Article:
Canale popped the front up with highlights, while uber-stylist Chris McMillan played around with his scissors in what was to become "The Rachel", and she has ever since been considered a Hollywood hair icon. "We then moved her into the caramel girl, then the golden girl and now she's sandy beige blonde," Fox News quoted Canale as saying. "Jen's just so comfortable in her skin, that's why everyone is so interested in her - and I think her sandy look right now is the prettiest of them all. It's the hardest to keep, but the sun can usually keep it vibrant," he stated.
The second secret are her brows, which have been plucked by the same woman for over a decade, Anastasia Soare of Anastasia Beverly Hills. "I have been doing this a very long time, most of the A-List celebrities today were my clients when they were auditioning years ago still trying to get a break," Soare said.
"In Hollywood image is everything, and stars are a brand. People look to them for the best in brows, hair, makeup, clothing and jewellery. Brows are just as important to framing the face and balancing your features as any eye shadow, and one cannot be done without the other, that's why I always consider brows part of your beauty ritual.
"The right brows always should start with more. Don't tweeze your brows daily and expect a makeover when you walk into a salon as you might not have enough to work with. Choose a brow shape that compliments your face, and a colour that is balanced with your hair and skin tone. Even if you make your hair pink, your brows should always maintain a natural hue to compliment and balance your face," Soare explained.
The third secret is the way she maintains her tight and toned body, brought about by L.A-based "Yogalosophy" creator Mandy Ingber, who Aniston has been having private sessions with for the past six-and-a-half years. When I started doing yoga with Mandy, I noticed many things. My legs getting leaner. My arms getting stronger, and most importantly, I noticed an inner strength," Aniston wrote as a testimonial on Ingber's website.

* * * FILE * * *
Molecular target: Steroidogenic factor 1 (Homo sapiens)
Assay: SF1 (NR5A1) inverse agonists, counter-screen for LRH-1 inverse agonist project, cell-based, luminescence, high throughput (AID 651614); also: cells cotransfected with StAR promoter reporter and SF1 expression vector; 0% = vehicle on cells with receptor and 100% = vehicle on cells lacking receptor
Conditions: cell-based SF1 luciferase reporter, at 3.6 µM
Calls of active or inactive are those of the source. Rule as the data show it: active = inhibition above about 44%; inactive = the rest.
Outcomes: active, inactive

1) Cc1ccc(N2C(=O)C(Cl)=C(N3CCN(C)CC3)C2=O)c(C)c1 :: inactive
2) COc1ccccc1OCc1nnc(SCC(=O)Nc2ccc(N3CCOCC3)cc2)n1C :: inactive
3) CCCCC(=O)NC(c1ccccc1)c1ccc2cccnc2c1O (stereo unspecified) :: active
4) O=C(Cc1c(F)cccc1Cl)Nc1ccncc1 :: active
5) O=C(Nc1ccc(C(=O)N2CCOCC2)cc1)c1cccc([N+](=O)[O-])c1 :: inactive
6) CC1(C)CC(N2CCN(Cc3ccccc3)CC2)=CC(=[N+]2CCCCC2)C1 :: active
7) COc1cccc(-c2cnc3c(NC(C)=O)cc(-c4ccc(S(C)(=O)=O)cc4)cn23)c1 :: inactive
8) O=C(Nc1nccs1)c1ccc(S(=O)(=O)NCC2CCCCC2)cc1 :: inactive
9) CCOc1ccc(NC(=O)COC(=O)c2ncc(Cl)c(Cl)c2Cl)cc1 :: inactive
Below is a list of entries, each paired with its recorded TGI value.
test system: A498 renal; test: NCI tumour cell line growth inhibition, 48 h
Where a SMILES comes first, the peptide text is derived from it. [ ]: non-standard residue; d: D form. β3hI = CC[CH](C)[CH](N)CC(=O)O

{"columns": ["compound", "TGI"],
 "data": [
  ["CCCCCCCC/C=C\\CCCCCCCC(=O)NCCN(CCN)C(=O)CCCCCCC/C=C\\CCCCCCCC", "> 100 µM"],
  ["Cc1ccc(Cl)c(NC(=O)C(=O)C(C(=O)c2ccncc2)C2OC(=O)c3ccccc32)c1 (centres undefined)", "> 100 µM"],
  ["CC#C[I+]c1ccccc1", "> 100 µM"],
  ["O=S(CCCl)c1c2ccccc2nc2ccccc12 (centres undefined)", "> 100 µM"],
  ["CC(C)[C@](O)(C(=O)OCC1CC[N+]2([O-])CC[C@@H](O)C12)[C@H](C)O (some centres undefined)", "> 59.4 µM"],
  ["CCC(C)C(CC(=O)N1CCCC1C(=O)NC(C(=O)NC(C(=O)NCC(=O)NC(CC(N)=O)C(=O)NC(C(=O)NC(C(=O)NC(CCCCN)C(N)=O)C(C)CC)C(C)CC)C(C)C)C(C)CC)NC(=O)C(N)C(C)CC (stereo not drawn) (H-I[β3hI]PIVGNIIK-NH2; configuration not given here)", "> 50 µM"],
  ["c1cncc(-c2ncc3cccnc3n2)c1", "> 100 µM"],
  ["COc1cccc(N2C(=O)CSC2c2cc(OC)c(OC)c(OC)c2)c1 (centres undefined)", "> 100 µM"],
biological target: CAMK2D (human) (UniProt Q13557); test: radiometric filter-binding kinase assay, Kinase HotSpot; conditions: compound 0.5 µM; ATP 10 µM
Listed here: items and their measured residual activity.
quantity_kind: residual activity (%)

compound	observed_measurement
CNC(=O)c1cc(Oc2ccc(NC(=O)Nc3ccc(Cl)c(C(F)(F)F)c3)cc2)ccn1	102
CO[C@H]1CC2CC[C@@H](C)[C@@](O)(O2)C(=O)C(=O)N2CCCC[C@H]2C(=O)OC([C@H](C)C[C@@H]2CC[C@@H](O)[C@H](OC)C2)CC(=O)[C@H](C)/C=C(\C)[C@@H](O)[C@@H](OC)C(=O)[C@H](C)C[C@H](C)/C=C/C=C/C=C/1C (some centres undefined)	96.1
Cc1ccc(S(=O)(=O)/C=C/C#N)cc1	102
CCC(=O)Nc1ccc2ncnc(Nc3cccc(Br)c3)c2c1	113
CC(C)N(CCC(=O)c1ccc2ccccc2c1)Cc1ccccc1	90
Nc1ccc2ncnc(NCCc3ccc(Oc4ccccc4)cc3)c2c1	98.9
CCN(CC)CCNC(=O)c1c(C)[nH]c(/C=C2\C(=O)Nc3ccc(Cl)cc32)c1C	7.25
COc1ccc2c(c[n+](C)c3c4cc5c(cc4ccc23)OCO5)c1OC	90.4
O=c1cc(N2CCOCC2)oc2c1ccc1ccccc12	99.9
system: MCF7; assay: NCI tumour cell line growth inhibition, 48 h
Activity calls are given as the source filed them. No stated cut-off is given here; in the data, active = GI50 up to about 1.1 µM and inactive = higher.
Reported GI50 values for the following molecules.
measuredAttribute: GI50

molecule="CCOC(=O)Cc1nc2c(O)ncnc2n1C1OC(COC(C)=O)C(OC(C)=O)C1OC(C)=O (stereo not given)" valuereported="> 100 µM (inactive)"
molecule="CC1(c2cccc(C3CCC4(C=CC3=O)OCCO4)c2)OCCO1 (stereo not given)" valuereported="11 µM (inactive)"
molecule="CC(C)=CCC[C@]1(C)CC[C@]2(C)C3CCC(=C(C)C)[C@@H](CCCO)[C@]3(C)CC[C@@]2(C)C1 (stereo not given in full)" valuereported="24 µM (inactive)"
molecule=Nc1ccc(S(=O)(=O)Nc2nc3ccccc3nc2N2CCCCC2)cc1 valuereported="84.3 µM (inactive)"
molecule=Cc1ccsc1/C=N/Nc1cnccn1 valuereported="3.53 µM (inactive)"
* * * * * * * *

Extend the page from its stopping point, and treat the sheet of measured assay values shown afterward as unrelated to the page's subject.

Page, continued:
"Mandy's yoga is unique, because she allows the student to discover what 'yoga' is and means to them. I feel like I am getting a meditation, a workout, and time with my friend, all rolled into one hour," she had stated. Ingber's approach isn't targeted toward dramatically transforming one's figure, and instead encourages her students not to wait for perfection to love their body.
The fourth secret is the way Aniston keeps her face silky smooth and seemingly flawless just by using a plain old bar of Neutrogena soap. Aniston uses the brand's famous transparent "Amber Bar", a beauty staple since the 1950s, which "gently cleanses the skin and returns it to its natural pH level just minutes after washing".
The star started using the soap as a teenager, and once again, and she has stayed true to the product that she has been using even before her days of fame. The fifth secret to her success, is consulting with an Intuitive Life Strategist like Suzannah Galland. "I have a very powerful, even laser-sharp intuition. I've had it all my life," Galland explained.
"I can sit with a person and, almost as if I'm taking their temperature, give an accurate reading as to what most concerns them, and the likely outcomes. I help my clients make plans, or see what the people they're involved with are planning for them. I help a person clear a path in their life. What they [celebrity clients] are looking for is someone to trust. Because they're on top, everybody around them is agreeing with them - they've forgotten how to access their own instincts."
"Their problems are very different from what most people face. Their fears of failure are also more intense than most other people's. After all, having attained such heights, they have farther to fall. How might they renew themselves, do more, regain a trust in their own impulses to excel and surpass? I strive at all times to be truthful - to be that voice that gives strength to the intuitive good judgment that is already there inside them, but which has been buried by the fog of being famous," Galland added.